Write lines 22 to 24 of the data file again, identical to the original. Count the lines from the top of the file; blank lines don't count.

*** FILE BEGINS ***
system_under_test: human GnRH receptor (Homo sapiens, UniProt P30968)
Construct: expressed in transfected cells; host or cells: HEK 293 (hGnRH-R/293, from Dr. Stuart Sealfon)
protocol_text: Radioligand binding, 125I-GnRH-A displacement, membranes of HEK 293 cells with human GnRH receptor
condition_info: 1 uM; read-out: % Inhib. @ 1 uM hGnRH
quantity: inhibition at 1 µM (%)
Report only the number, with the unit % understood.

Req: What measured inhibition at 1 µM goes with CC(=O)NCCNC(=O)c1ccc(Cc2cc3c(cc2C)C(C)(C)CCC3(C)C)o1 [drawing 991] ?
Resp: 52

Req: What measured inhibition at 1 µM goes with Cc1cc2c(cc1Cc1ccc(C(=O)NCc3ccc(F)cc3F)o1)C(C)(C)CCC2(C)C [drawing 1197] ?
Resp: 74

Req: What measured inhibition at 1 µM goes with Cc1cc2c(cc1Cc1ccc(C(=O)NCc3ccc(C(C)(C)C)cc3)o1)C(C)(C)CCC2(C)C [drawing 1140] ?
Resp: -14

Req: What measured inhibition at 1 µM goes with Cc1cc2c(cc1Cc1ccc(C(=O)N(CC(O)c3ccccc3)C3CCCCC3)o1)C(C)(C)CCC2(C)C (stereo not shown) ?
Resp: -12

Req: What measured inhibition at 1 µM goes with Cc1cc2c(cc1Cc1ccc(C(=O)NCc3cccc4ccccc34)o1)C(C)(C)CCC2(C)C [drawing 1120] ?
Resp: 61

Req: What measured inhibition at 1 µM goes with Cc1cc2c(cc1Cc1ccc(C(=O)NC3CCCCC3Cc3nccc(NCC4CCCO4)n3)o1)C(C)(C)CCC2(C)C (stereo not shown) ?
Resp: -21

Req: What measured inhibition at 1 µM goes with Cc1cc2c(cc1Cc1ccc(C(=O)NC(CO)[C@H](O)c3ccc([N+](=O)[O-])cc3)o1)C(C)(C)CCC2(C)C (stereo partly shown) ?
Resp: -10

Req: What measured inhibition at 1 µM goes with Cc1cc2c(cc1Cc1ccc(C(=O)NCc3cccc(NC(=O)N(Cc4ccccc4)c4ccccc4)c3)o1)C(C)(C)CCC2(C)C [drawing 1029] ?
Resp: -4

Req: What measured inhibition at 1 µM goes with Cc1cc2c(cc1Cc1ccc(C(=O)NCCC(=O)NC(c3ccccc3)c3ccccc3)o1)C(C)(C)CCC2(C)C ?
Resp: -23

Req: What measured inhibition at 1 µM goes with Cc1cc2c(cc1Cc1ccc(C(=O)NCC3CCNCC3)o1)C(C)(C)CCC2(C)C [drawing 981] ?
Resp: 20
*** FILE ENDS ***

Resp: -4

Req: What measured inhibition at 1 µM goes with Cc1cc2c(cc1Cc1ccc(C(=O)NCCC(=O)NC(c3ccccc3)c3ccccc3)o1)C(C)(C)CCC2(C)C ?
Resp: -23